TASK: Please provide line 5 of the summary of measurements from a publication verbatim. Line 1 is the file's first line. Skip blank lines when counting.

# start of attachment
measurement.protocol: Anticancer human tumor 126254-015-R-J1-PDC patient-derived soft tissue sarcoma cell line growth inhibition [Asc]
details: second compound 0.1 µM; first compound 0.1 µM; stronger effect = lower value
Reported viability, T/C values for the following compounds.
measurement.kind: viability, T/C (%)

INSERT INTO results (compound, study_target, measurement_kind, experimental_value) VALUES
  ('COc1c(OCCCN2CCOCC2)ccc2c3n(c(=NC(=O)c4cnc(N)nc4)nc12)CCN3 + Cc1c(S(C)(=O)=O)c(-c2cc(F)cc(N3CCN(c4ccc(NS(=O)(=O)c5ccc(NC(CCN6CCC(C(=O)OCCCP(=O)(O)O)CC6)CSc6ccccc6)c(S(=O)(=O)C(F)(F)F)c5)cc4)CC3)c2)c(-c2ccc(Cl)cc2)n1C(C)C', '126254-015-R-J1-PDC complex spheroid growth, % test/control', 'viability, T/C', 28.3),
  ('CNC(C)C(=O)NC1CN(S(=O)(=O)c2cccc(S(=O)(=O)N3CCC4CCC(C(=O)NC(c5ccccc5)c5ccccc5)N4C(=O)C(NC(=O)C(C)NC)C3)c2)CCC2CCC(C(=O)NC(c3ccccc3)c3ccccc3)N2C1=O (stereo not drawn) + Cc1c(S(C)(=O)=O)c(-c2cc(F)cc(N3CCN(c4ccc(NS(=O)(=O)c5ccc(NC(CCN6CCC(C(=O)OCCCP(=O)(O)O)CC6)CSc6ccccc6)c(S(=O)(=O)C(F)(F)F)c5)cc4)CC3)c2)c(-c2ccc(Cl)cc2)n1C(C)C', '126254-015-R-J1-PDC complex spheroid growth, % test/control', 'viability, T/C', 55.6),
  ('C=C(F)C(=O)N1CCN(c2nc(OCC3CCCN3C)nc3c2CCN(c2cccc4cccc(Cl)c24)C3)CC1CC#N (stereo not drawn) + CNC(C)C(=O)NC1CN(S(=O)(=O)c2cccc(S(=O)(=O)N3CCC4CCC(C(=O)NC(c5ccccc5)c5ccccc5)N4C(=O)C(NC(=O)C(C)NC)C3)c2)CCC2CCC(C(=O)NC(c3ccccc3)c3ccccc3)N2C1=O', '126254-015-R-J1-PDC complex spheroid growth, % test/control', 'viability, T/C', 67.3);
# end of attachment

INSERT INTO results (compound, study_target, measurement_kind, experimental_value) VALUES